>The way forward after Becta


>”It is too late to save Becta now that the new Conservative-Liberal coalition has signed the warrant. But what can and should be rescued and how can the core essentials be carried on? Devolution of decision making down to individual and institutional levels must not mean the loss of collective knowledge and understanding of what works in ICT for further education and skills.”

Seb Schmoller of ALT talked to FE News about the demise of Becta, read the full article.

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Posted on June 4, 2010, in ALT, Becta. Bookmark the permalink. 1 Comment.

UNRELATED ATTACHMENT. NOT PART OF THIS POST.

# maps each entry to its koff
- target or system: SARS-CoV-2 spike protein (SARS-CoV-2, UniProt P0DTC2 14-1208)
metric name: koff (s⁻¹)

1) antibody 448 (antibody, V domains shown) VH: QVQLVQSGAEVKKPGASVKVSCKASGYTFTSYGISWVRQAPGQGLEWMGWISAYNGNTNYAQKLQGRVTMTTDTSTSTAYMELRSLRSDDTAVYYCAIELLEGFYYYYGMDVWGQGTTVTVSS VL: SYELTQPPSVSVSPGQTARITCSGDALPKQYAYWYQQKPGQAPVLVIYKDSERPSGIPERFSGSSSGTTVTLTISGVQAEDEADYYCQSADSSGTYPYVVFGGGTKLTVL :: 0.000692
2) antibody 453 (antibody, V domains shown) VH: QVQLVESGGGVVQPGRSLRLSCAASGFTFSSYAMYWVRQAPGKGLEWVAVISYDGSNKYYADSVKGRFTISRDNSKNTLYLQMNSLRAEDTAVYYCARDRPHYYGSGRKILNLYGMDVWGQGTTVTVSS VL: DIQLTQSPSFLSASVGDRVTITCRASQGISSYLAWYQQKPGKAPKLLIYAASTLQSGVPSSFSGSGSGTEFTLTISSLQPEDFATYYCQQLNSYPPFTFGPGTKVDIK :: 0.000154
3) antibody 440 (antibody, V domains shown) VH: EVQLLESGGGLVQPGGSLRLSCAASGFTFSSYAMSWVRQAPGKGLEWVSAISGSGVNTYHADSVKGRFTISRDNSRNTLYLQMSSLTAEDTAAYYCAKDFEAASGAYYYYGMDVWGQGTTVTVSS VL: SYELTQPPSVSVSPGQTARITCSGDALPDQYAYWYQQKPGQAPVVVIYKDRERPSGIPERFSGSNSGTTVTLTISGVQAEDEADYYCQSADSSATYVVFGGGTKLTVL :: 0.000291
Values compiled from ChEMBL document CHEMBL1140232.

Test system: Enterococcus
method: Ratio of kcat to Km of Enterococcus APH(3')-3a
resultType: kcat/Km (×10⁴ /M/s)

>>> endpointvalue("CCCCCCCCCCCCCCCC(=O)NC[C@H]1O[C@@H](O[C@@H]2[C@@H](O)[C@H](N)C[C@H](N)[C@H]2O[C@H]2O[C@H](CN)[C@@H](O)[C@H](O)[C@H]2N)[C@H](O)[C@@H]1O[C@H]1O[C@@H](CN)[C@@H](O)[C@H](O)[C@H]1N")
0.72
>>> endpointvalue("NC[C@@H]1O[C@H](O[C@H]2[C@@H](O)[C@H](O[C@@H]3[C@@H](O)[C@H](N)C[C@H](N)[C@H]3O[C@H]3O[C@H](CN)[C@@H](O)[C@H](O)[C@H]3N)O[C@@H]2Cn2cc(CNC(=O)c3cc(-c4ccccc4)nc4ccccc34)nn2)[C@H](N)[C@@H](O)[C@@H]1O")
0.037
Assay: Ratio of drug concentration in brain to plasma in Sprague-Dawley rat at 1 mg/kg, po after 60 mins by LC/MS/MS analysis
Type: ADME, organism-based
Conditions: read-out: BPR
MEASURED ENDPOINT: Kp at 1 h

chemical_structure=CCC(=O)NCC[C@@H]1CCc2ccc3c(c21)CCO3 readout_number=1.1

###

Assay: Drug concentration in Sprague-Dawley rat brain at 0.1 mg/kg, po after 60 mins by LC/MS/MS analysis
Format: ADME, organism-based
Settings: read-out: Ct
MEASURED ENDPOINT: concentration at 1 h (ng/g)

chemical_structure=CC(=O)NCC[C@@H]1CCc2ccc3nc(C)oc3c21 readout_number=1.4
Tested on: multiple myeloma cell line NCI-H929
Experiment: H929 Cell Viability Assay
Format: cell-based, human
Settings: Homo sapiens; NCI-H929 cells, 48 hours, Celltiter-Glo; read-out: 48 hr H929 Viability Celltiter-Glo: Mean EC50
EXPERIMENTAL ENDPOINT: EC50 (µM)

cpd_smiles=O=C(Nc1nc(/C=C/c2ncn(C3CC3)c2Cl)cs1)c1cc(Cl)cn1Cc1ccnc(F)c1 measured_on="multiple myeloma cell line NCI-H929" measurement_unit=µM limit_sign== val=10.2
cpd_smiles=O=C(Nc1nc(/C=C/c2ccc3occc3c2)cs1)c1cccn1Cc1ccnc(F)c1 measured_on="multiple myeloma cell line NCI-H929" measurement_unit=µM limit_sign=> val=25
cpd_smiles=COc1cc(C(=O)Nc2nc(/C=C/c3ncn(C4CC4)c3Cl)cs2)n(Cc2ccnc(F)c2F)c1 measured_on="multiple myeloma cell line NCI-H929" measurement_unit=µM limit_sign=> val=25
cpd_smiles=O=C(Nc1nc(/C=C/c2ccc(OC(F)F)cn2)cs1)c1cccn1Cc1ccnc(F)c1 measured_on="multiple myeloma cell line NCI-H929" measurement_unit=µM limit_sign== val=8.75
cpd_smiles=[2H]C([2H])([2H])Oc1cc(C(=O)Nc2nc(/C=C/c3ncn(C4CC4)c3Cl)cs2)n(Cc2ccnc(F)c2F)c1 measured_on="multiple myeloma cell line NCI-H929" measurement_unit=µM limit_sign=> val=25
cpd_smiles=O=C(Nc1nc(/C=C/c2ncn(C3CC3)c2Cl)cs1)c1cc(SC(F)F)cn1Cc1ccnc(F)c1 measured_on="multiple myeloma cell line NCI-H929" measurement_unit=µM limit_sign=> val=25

1. >Seb's piece contains much wisdom and is nicely judged, maintaining a balance as it does between regret at Becta's demise and a view of what colleagues (and especially an organisation like ALT) might do to fill the gap. I have no doubt that ALT is supremely well-placed and -supported to undertake this work. There is cause for members' optimism.However I would like to add a note of bitterness about the actual treatment of Becta. It will not save money. A minority of schools and colleges (and the MANY other education and training settings served by Becta) will have the wherewithal to manage alone related research, advice, decision-making and implementation. And no doubt some are rubbing their hands with glee at the thought of the dosh to be made from others' ignorance in the world of educational technology. But save money? The closure means that a community asset is destroyed – and then has to be reproduced by multiple separate efforts. This actually costs us more in time and money and opportunity cost. It is a reworking of 'public squalor/private affluence'.Why? It is a deeply ideological decision. Not many Daily Mail readers will be intimate with the superb things done by Becta since it was founded as NCET in 1967. It will satisfy the Con Dem blood lust to burn some quangos (although Becta is NOT a quango). It was, of course, part of the package of 'savings' – announced by the late unlamented David Laws as his contribution to five years of Eton Mess – and marked the start of a war to make poorer people pay for the chaos created by an economic system 'managed' by richer people.The answer? Although most are pessimistic that Becta can be saved (and 240 good people wil lose their jobs) there are voices in opposition, some with clout and influence. Colleagues will need to decide whether they join in this battle or just 'pick up the pieces'.Me? I think it's a terrible act of educational vandalism and am glad that lots of people are saying so and have already started the fight-back for values of decency and 'real' educational technology.So how do we save money? We don't ask those who didn't cause the problem to pay – but we could start by asking the war criminals in political parties and their allies in outsourcing organisations who supported the war on Iraq to cough up. http://costofwar.com/

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